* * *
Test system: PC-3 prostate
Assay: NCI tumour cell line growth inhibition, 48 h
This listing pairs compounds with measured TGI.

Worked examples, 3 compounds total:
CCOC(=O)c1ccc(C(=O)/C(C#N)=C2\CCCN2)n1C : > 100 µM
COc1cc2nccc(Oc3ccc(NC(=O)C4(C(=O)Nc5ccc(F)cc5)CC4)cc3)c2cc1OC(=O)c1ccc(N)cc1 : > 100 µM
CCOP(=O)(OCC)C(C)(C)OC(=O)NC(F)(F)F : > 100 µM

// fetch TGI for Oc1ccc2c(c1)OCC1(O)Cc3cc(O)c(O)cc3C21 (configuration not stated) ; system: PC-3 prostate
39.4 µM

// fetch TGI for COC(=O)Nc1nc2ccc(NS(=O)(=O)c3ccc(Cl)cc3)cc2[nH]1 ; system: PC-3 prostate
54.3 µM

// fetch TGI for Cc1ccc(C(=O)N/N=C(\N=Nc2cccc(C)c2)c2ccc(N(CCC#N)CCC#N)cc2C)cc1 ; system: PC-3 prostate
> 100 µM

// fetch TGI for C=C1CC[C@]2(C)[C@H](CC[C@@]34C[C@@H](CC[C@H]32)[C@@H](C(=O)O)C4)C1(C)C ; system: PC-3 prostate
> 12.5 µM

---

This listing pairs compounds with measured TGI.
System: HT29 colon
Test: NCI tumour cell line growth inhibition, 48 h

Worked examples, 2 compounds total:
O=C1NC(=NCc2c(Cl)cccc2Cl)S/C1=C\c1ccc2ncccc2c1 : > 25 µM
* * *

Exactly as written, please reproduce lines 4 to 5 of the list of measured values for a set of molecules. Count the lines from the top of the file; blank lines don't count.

Worked examples, 3 compounds total:
CCOC(=O)c1ccc(C(=O)/C(C#N)=C2\CCCN2)n1C : > 100 µM